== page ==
I am Kim Driscoll, Mayor of Salem, Massachusetts, America’s Witch City – Ask Me Anything!
Happy Halloween, Reddit!
I’ve been Mayor of Salem, MA for eight years. Our vibrant and historic city of 40k residents draws nearly 350,000 visitors in October, with 100,000 of them arriving today – Halloween!
While our month-long “Haunted Happenings” festival (www.hauntedhappenings.org) is a family-friendly celebration of fun, Fall, and Halloween, we’re also sensitive to the history behind our City and commemorate the legacies and lessons of 1692 at our historic sites, with the annual Salem Award for Human Rights, and through educational programs at our museums and theater.
UPDATE (1:13pm): Thanks for all the great questions! I have to sign off now. Have a happy and safe Halloween, everyone!
Believe me, I don't like it either. Most of these folks come from out of state just for the month of October to preach their offensive messages. Salem is a very welcoming City and that's what is so infuriating about folks coming from out of town and acting this way. Unfortunately, they have constitutionally protected free speech rights and there is not much we can do to stop it.
Hi, Mayor. I've been a resident in Salem for 5 years and we love this town! It seems like you are doing a great job administratively. In one of your replies on here, you wrote, "we also do not curtail private businesses or enterprises – as long as they are meeting all relevant building and fire codes, licensing requirements, etc."
I have been following the story of Fatima's psychic studio, which is across the street from me. As you know, the police have received numerous reports of tourists being scammed out of money (one foolish tourist paid them over $16,000??) to have "curses removed." I was surprised to hear that the studio's license was just renewed. What gives?
I don't like it. I'm looking into it further. My early "read" on it is that the licensee who the city received complaints about did not get her license renewed (but other readers in the shop did get probationary licenses) and that the folks who offered complaints, did not want to testify further. I have asked for a report from the Licensing Board and hope the bad press will hinder this bad practice from continuing.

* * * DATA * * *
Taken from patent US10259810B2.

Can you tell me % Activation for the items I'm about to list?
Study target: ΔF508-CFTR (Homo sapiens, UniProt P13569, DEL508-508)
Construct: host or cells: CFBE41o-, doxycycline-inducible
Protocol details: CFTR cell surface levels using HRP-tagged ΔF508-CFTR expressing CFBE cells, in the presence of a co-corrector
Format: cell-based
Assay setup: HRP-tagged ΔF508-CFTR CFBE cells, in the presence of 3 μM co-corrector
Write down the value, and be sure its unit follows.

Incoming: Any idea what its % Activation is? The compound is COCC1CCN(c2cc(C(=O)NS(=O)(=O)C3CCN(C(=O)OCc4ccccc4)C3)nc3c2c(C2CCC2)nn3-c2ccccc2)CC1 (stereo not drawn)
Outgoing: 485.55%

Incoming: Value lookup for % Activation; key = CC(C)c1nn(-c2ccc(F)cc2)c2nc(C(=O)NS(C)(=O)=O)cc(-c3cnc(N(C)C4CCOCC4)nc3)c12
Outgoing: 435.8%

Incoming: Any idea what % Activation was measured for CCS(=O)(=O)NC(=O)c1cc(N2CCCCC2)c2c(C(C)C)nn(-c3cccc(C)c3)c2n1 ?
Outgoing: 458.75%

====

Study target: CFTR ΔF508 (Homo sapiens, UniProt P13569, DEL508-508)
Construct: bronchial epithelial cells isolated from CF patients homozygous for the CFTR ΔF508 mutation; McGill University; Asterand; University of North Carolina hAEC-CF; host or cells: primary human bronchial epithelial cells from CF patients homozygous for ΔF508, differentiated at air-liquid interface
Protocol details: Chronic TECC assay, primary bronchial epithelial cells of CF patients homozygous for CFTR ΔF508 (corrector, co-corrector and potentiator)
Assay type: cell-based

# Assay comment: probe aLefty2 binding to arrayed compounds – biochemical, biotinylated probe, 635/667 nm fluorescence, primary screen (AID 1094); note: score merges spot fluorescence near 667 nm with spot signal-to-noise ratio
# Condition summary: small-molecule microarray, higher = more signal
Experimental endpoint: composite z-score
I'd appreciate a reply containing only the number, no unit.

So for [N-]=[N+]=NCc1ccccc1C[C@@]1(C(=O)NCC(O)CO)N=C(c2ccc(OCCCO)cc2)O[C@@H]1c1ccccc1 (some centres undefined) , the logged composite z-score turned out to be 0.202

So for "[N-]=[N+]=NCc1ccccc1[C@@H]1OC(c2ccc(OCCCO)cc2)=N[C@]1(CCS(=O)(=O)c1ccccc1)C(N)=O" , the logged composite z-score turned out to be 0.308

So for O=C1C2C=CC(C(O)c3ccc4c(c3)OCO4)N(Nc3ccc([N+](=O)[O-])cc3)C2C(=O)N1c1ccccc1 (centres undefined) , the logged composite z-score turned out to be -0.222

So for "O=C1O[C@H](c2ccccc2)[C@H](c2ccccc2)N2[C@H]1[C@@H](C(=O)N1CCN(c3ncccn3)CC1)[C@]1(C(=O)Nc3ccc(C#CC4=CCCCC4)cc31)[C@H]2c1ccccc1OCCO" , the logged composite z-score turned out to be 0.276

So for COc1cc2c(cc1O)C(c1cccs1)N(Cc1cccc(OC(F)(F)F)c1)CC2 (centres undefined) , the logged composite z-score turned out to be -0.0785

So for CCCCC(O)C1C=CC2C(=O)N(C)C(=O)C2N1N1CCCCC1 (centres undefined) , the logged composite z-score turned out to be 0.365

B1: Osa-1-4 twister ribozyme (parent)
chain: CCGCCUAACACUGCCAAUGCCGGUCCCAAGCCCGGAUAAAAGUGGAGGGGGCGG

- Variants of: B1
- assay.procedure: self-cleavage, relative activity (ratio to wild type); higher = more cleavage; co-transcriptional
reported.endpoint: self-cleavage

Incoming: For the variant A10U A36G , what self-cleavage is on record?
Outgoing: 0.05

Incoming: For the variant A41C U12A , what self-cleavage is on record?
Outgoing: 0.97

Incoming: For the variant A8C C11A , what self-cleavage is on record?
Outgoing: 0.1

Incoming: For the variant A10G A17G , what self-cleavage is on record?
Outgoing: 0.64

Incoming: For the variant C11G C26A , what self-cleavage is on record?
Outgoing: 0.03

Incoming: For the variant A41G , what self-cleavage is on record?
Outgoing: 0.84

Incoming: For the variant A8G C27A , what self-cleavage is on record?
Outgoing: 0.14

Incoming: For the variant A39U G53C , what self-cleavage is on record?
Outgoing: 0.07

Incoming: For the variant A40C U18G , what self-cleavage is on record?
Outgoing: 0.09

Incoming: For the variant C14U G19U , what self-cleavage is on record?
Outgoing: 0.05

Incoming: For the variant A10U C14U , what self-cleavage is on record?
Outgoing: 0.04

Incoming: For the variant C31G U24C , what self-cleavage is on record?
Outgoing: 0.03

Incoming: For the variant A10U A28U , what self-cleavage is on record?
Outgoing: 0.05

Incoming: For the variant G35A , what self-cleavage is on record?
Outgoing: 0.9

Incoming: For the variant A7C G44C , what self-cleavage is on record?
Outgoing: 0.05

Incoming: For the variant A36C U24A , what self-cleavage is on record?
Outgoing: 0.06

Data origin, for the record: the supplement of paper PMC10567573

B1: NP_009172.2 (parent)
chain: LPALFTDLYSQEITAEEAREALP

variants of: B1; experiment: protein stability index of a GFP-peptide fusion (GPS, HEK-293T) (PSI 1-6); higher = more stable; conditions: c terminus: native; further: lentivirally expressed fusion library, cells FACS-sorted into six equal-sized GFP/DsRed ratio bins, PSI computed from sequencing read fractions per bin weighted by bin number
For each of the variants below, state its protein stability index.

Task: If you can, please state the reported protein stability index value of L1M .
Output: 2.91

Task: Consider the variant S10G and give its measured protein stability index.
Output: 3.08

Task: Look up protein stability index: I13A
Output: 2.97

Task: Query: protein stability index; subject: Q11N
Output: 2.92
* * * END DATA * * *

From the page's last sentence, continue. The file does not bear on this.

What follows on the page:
Hey I live in Beverly! Internet high-five?
You're kinda famous for your snazzy pant suits. Where do you get them?
Very funny Geoff....I borrow Hillary's hand me downs. :-)
Given Salem's remarkable transformation into a happening place to be every night, and not just on Halloween, how can a city like Lynn, or like Fall River, and similar communities, help turn around their reputations as Salem has?
I think every community has their own unique strengths and weaknesses. Finding out what those are and developing a plan around them is key. I'm fond of saying that we "Plan the work and then work the plan". In that regard, we try to play to what makes Salem special (history, tourism, architecture, waterfront, hip vibe, etc.), rather than just doing what worked someplace else. Certainly, having people live downtown and working with great institutional partners in culture (PEM), higher ed (SSU) and health care (Salem Hospital) have helped us revitalize our Gateway City. We also are focused on improving our public schools and maintaining Salem as a safe place to live with lots of different types of housing and neighborhoods. Collaboration with key community stakeholders is key. We are fortunate that we have good bones, but so do many places in the Commonwealth and with a growing urbanization trend, cities are the new suburbs.
Hey Kim so what did someone need to do or say to be classified as a witch ?
In 1692, just about any out of the ordinary behavior may have classified someone as a witch. Thankfully, today we are much more receptive to people from all walks of life in our City, including members of the Wicca religion.
Don't you think it's a bit sick that Salem now trades on its reputation as a place with links with witchcraft, when the whole tragedy of the place is that completely innocent people who were absolutely not witches were killed there?
That's a bit of a loaded question, because it's what I think, but I was wondering what your thoughts were on it.